These are the choicest secrets, which I have had many years locked up in my own breast. I gained them by my constant practice, and by them I maintained a continual reputation in the world, and I doubt not but the world will honour thee for divulging them; and my fame shall continue and increase thereby, though the period of my Life and Studies be at hand, and I must now bid all things under the sun farewell. Farewell, my dear wife and child; farewell, Arts and Sciences, which I so dearly loved; farewell, all worldly glories; adieu, readers,
Nicholas Culpeper, the Author of this Work, was son of Nicholas Culpeper, a Clergyman, and grandson of Sir Thomas Culpeper, Bart. He was some time a student in the university of Cambridge, and soon after was bound apprentice to an Apothecary. He employed all his leisure hours in the study of Physic and Astrology, which he afterwards professed, and set up business in Spitalfields, next door to the Red Lion, (formerly known as the Half-way House between Islington and Stepney, an exact representation of which we have given under our Author’s Portrait), where he had considerable practice, and was much resorted to for his advice, which he gave to the poor gratis. Astrological Doctors have always been highly respected; and those celebrated Physicians of the early times, whom our Author seems to have particularly studied, Hippocrates, Galen, and Avicen, regarded those as homicides who were ignorant of Astrology. Paracelsus, indeed, went farther; he declared, a Physician should be predestinated to the cure of his patient; and the horoscope should be inspected, the plants gathered at the critical moment, &c.
Culpeper was a writer and translator of several Works, the most celebrated of which is his Herbal, “being an astrologo-physical discourse of the common herbs of the nation; containing a complete Method or Practice of Physic, whereby a Man may preserve his Body in Health, or cure himself when sick, with such things only as grow in England, they being most fit for English Constitutions.”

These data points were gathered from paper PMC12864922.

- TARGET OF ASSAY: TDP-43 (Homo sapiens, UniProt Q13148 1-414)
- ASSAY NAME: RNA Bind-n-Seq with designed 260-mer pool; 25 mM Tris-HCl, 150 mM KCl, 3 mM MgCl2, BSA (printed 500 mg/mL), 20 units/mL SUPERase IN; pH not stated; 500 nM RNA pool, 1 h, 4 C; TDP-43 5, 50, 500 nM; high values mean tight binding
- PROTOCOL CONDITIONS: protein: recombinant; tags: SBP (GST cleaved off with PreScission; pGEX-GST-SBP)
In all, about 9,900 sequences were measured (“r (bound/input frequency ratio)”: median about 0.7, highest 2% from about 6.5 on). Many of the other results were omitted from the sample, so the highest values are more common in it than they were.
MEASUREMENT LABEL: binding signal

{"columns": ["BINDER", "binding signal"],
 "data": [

This celebrated, and useful Physician died at his house in Spitalfields, in the year 1654. This Book will remain as a lasting monument of his skill and industry.
“Culpeper, the man that first ranged the woods and climbed the mountains in search of medicinal and salutary herbs, has undoubtedly merited the gratitude of posterity.”— Dr. Johnson.
The English Physician Enlarged_
Considering divers shires in this nation give divers names to one and the same herb, and that the common name which it bears in one county, is not known in another; I shall take the pains to set down all the names that I know of each herb: pardon me for setting that name first, which is most common to myself. Besides Amara Dulcis, some call it Mortal, others Bitter-sweet; some Woody Night-shade, and others Felon-wort.
Descript. It grows up with woody stalks even to a man’s height, and sometimes higher. The leaves fall off at the approach of winter, and spring out of the same stalk at spring-time: the branch is compassed about with a whitish bark, and has a pith in the middle of it: the main branch branches itself into many small ones with claspers, laying hold on what is next to them, as vines do: it bears many leaves, they grow in no order at all, at least in no regular order; the leaves are longish, though somewhat broad, and pointed at the ends: many of them have two little leaves growing at the end of their foot-stalk; some have but one, and some none. The leaves are of a pale green colour; the flowers are of a purple colour, or of a perfect blue, like to violets, and they stand many of them together in knots: the berries are green at first, but when they are ripe they are very red; if you taste them, you shall find them just as the crabs which we in Sussex call Bittersweet, viz. sweet at first and bitter afterwards.
Place. They grow commonly almost throughout England, especially in moist and shady places.
Time. The leaves shoot out about the latter end of March, if the temperature of the air be ordinary; it flowers in July, and the seeds are ripe soon after, usually in the next month.
Government and virtues. It is under the planet Mercury, and a notable herb of his also, if it be rightly gathered under his influence. It is excellently good to remove witchcraft both in men and beasts, as also all sudden diseases whatsoever. Being tied round about the neck, is one of the most admirable remedies for the vertigo or dizziness in the head; and that is the reason (as Tragus saith) the people in Germany commonly hang it about their cattle’s necks, when they fear any such evil hath betided them: Country people commonly take the berries of it, and having bruised them, apply them to felons, and thereby soon rid their fingers of such troublesome guests.